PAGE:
Vienna Coffeehouses, Mozart and Art: Finance Student Discovers Culture While Developing International Business Skills on Co-Op in Switzerland

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He’s moved from Switzerland to New Jersey, back to Switzerland, to Texas, and then to Northeastern’s Boston campus. 

But Moritz Proell had never lived in the country where he shared citizenship, until now that he’s on co-op at a logistics company in Vienna, Austria.

“I’m actually an Austrian citizen, but I’ve never lived here before, so I wanted to connect a little more to my heritage and the country my parents are from,” Proell says. “As well as the fact that I’m getting amazing opportunities here.”

Proell is working in finance for quality assurance at Unitcargo, an international transport company that operates from the Scandinavian countries to the Balkans. It is a position perfectly suited for the rising third-year student, who is pursuing a combined major in international business and international affairs with a concentration in finance. 

“I would very much like to further explore companies and problems on an international scale, and work with various people from various cultures because that is very interesting to me,” Proell says. “Where I would see myself in the future is working for a U.S. firm that focuses on a global market or at a firm abroad, where I can implement the various experience and skills I’ve gotten, because I think I have a unique perspective from working and living in the U.S. as well as in Europe.”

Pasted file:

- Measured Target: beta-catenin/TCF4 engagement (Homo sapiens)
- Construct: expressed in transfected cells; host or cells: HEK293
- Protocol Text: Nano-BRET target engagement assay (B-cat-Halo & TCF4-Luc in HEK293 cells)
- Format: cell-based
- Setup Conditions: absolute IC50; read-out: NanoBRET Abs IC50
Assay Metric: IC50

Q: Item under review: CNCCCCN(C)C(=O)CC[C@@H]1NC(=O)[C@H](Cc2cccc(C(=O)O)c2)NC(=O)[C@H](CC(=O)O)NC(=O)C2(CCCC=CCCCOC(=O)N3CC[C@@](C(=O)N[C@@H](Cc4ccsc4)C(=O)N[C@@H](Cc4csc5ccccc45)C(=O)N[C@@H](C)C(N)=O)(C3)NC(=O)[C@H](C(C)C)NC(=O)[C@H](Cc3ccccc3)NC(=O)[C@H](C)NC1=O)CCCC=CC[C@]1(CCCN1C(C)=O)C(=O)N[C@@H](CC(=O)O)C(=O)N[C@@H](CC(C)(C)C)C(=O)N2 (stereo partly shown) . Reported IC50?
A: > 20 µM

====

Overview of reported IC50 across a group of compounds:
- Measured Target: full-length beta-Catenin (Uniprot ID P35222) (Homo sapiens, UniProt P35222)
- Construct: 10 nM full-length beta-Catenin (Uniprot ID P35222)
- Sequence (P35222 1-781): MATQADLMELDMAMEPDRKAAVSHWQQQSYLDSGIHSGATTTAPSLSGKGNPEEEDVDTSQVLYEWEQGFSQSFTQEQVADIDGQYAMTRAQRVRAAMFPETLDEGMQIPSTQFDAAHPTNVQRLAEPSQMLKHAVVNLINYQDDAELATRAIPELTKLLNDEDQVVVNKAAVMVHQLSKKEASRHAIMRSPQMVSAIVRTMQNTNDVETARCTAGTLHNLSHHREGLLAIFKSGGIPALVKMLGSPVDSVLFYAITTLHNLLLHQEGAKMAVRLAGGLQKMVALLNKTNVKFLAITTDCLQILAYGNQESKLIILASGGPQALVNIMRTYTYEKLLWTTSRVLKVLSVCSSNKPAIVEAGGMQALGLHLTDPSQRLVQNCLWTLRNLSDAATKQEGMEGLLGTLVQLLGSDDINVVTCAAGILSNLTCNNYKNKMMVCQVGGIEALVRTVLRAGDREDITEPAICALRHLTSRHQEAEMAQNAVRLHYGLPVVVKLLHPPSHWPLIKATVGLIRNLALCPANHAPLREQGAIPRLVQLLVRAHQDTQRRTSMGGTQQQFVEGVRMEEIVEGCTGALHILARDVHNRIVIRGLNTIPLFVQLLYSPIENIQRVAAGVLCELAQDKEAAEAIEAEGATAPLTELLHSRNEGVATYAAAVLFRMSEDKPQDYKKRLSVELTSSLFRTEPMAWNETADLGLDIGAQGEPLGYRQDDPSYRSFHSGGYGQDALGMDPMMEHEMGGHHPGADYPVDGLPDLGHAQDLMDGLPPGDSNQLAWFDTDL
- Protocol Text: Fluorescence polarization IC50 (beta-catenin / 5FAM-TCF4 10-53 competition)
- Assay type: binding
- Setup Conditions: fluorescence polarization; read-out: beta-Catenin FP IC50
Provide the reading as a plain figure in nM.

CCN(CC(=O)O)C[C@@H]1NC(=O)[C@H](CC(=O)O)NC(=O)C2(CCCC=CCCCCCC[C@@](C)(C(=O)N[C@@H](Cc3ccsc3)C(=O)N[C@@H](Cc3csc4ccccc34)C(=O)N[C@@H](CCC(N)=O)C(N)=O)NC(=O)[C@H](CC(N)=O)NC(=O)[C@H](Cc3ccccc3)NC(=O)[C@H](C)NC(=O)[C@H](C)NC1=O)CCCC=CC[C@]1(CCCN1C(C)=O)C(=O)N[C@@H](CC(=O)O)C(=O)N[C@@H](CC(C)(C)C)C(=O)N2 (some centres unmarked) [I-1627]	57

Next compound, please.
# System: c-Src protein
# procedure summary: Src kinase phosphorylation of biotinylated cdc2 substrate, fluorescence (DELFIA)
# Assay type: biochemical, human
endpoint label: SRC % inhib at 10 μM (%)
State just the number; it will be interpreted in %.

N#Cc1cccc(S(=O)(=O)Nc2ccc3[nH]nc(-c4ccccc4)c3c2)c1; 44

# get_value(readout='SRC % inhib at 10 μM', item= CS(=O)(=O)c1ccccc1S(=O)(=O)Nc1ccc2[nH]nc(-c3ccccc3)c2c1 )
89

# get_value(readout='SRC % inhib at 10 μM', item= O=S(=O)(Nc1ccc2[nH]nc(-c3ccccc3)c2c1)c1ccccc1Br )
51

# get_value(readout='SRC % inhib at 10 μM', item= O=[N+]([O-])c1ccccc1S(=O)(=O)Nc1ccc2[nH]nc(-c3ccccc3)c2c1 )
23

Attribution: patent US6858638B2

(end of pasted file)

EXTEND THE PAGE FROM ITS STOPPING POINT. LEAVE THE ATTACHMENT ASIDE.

Plus, conducting his co-op interview in German — his family speaks the language at home — gave Proell “a little home-field advantage.”  

“It’s always opened up another window into another cultural world,” Proell says. “Without the language, you can’t understand the culture and the intricacies of that culture. That makes me the most Austrian of anything; it allowed me to stay so connected to Austria.”

That connection has only been strengthened by Vienna’s cultural life.

“There is a world-class culture and arts scene here: everything from the music to the art pieces and the history of the Holy Roman Empire, it is incredibly rich and it still lives through the city,” Proell says. “You have coffeehouses, you have Mozart — it’s almost like a historical zoo, and I think that is really cool, and it comes with world-class public transportation and infrastructure: it’s a green city that really wants to be carbon neutral. It’s an entirely different world to live in and experience.”

Indeed, the Viennese coffeehouse scene, in particular, is very different from what one is accustomed to in Boston.

“You don’t taste sugar in their coffee,” Proell says. “There’s no Dunks; Starbucks is awful. The Viennese definitely have coffeehouse culture down.”

Not that there haven’t been challenges.

“One doesn’t simply make friends when going on a co-op abroad; it’s a process — meeting Viennese or Austrian people, it’s very difficult,” Proell says. “There are definitely moments of drinking coffee by oneself.” 

But Proell has relied on his affinity for board games, and continued to play soccer and rock climb as he does at Northeastern.


And in the meantime, there’s always something new to see … even in a place that feels — in many ways — like home. 

“There’s so much to learn, so much to see, both from the personal development standpoint and from the professional standpoint that one would simply not get in the U.S.,” Proell says. “My passion has always been to go abroad, I think there’s so much to explore in the world, and I would love to go on and explore other cultures.”

Source : Northeastern